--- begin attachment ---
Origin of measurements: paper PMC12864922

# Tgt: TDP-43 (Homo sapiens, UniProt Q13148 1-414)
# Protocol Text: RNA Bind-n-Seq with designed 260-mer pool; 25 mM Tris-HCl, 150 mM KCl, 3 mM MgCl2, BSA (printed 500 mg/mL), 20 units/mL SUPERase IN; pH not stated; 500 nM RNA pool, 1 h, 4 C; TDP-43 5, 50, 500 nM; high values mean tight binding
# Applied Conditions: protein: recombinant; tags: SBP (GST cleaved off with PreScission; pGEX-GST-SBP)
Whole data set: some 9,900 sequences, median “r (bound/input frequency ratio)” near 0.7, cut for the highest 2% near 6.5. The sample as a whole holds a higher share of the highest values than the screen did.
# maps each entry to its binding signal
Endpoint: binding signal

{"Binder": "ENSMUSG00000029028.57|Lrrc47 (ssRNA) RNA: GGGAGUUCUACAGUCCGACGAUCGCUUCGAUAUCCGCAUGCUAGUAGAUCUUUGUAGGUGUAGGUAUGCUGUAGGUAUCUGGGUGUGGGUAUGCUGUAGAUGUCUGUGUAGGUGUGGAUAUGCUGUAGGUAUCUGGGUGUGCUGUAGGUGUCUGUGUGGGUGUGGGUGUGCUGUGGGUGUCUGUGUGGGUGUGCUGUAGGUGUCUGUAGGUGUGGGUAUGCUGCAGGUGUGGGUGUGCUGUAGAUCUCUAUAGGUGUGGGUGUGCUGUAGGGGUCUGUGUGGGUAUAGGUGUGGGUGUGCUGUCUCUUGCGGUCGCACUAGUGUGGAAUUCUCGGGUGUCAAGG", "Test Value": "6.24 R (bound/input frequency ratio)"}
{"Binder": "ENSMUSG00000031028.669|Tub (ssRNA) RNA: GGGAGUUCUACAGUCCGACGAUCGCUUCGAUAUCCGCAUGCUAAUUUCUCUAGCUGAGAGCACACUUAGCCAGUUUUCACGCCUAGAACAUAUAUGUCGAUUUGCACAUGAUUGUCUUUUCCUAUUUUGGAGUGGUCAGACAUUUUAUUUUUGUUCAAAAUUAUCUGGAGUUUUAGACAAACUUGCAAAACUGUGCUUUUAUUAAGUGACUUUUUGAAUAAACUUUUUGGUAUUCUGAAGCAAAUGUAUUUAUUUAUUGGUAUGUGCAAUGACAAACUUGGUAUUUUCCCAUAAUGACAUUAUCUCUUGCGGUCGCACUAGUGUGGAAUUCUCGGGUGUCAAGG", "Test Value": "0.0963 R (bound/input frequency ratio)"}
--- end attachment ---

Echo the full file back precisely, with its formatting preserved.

Origin of measurements: paper PMC12864922

# Tgt: TDP-43 (Homo sapiens, UniProt Q13148 1-414)
# Protocol Text: RNA Bind-n-Seq with designed 260-mer pool; 25 mM Tris-HCl, 150 mM KCl, 3 mM MgCl2, BSA (printed 500 mg/mL), 20 units/mL SUPERase IN; pH not stated; 500 nM RNA pool, 1 h, 4 C; TDP-43 5, 50, 500 nM; high values mean tight binding
# Applied Conditions: protein: recombinant; tags: SBP (GST cleaved off with PreScission; pGEX-GST-SBP)
Whole data set: some 9,900 sequences, median “r (bound/input frequency ratio)” near 0.7, cut for the highest 2% near 6.5. The sample as a whole holds a higher share of the highest values than the screen did.
# maps each entry to its binding signal
Endpoint: binding signal

{"Binder": "ENSMUSG00000029028.57|Lrrc47 (ssRNA) RNA: GGGAGUUCUACAGUCCGACGAUCGCUUCGAUAUCCGCAUGCUAGUAGAUCUUUGUAGGUGUAGGUAUGCUGUAGGUAUCUGGGUGUGGGUAUGCUGUAGAUGUCUGUGUAGGUGUGGAUAUGCUGUAGGUAUCUGGGUGUGCUGUAGGUGUCUGUGUGGGUGUGGGUGUGCUGUGGGUGUCUGUGUGGGUGUGCUGUAGGUGUCUGUAGGUGUGGGUAUGCUGCAGGUGUGGGUGUGCUGUAGAUCUCUAUAGGUGUGGGUGUGCUGUAGGGGUCUGUGUGGGUAUAGGUGUGGGUGUGCUGUCUCUUGCGGUCGCACUAGUGUGGAAUUCUCGGGUGUCAAGG", "Test Value": "6.24 R (bound/input frequency ratio)"}
{"Binder": "ENSMUSG00000031028.669|Tub (ssRNA) RNA: GGGAGUUCUACAGUCCGACGAUCGCUUCGAUAUCCGCAUGCUAAUUUCUCUAGCUGAGAGCACACUUAGCCAGUUUUCACGCCUAGAACAUAUAUGUCGAUUUGCACAUGAUUGUCUUUUCCUAUUUUGGAGUGGUCAGACAUUUUAUUUUUGUUCAAAAUUAUCUGGAGUUUUAGACAAACUUGCAAAACUGUGCUUUUAUUAAGUGACUUUUUGAAUAAACUUUUUGGUAUUCUGAAGCAAAUGUAUUUAUUUAUUGGUAUGUGCAAUGACAAACUUGGUAUUUUCCCAUAAUGACAUUAUCUCUUGCGGUCGCACUAGUGUGGAAUUCUCGGGUGUCAAGG", "Test Value": "0.0963 R (bound/input frequency ratio)"}